XMAS BONUS: “Christmas Time is Here Again” by the Beatles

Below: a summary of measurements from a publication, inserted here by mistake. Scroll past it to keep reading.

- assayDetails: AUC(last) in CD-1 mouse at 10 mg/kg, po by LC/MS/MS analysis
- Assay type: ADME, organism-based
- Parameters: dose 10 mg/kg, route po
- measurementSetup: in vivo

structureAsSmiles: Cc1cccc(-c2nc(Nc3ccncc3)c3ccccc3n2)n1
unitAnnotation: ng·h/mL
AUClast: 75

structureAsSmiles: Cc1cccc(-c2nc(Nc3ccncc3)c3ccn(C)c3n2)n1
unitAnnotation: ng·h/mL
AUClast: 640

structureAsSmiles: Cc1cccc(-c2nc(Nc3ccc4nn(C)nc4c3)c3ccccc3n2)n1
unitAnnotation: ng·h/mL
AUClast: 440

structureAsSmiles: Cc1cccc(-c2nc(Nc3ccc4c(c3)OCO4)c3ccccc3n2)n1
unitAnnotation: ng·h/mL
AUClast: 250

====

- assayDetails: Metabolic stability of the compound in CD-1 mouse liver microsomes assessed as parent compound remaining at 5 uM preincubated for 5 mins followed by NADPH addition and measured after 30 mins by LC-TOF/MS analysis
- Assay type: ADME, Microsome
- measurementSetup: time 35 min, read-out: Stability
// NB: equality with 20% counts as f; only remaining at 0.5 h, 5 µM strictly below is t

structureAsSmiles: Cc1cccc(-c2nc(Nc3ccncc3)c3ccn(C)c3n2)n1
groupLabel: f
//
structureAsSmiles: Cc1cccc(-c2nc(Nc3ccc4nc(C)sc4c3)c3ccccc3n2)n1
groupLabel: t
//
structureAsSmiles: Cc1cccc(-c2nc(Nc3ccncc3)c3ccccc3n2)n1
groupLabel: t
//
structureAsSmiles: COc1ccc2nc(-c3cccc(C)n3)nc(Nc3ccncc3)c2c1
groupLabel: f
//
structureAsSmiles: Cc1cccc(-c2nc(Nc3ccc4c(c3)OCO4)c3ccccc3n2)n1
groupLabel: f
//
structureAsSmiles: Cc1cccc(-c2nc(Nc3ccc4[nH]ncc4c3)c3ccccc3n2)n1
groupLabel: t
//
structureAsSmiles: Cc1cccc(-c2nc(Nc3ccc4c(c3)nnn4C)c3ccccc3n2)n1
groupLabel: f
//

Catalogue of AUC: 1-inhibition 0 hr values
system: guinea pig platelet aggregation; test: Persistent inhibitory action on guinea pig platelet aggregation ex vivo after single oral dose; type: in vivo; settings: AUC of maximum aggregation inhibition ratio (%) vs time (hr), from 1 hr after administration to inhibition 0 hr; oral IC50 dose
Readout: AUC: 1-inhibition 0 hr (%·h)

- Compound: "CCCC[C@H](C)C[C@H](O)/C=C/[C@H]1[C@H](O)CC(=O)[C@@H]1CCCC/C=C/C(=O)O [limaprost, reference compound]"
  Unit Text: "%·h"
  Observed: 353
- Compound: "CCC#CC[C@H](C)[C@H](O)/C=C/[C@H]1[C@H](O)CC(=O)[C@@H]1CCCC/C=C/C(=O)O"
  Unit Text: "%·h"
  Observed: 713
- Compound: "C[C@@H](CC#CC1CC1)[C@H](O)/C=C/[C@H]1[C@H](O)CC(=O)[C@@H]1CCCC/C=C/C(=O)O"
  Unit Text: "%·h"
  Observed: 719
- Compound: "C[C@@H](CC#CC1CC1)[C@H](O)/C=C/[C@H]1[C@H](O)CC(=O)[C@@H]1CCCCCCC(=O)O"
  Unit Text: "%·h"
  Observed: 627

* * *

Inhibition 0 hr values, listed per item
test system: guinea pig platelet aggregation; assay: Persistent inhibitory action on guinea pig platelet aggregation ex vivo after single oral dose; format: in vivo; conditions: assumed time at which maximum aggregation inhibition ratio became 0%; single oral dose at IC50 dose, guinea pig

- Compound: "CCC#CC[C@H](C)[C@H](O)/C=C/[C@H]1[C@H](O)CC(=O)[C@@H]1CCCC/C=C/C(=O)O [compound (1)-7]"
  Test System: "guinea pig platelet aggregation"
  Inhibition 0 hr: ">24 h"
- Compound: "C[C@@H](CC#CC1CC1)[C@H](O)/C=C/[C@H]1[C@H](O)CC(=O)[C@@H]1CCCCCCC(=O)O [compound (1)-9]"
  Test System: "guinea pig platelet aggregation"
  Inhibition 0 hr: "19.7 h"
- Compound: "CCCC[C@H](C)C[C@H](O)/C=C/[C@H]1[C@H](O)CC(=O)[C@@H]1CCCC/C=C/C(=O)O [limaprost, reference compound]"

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As we're in the period between Christmas and New Year, the gap between episodes is going to be longer than normal, and the podcast proper is going to be back on January the ninth. So nobody has to wait around for another fortnight for a new episode, I thought I'd upload some old Patreon bonus episodes to fill the gap. Every year around Christmas the bonus episodes I do tend to be on Christmas songs and so this week I'm uploading three of those. These are older episodes, so don't have the same production values as more recent episodes, and are also shorter than more recent bonuses, but I hope they're still worth listening to. Hello, and welcome to this week's second Patreon bonus episode. I'm recording this on December the twenty-third, so whether you hear this before Christmas is largely down to how quickly we can get the main episode edited and uploaded. Hopefully, this is going up on Christmas Eve and you're all feeling appropriately festive. Normally for the Patreon bonuses in the last week of December I choose a particularly Christmassy record from the time period we're covering in the main podcast -- usually a perennial Christmas hit like something off the Phil Spector Christmas album or the Elvis Christmas album. However, this year we're in the mid sixties, a period when none of the big hits of US or UK Christmas music were released, because it's after the peak of US Christmas music and before the peak of UK Christmas music. There were Christmas albums by people like James Brown, but they weren't major parts of the discography. So today, we're going to have a brief run-through of the Beatles' Christmas records. These were flexi-discs -- which for those of you who are too young to remember them were records pressed on very, very, thin, cheap plastic, which used to be attached to things like kids' comics or cereal boxes as promotional gimmicks -- sent out to members of the group's fan club. In a way, these were the Beatles' very own Patreon bonuses, sent out to fans and supporters, and not essential works, but hopefully interesting and fun. They very rarely had anything like a full song, being mostly made up of sketches and recorded messages, and other than a limited-edition vinyl reissue a few years back they've never been put on general release -- though one song from the discs, "Christmas Time is Here Again", *was* released as a B-side of the CD single of "Free as A Bird" in 1995: [Excerpt: The Beatles, "Christmas Time is Here Again"] Other than that, the Christmas records remain one of those parts of the Beatles catalogue which have never seen a proper widespread release. The first record was made on October the 17th 1963, at the same recording session as "I Want to Hold Your Hand", at the instigation of Tony Barrow, the group's publicist, who also came up with a script for the group to depart from: [Excerpt, the Beatles' first Christmas record] Barrow apparently edited the recording himself, using scissors and tape, and much of that was just taking out the swearing. Incidentally, I've seen some American sources talking about the word "Crimble" being a word that the Beatles made up themselves, but it's actually a fairly standard bit of Scouse slang. The second Christmas record was recorded at the end of the sessions for Beatles For Sale and was much the same kind of thing, though this time they incorporated sound effects: [Excerpt: The Beatles' Second Christmas Record] That was never sent to American fans. Instead, they got a cardboard copy of an edited version of the first record (it's possible to make records out of cardboard, but they can only be played a handful of times). They wouldn't get another Christmas record until 1968, though British fans kept receiving them. The third record sees the group parodying other people's hits, including a brief rendition of "It's the Same Old Song" interrupted by George Harrison saying they can't sing it because of copyright, and an attempt to sing Barry McGuire'
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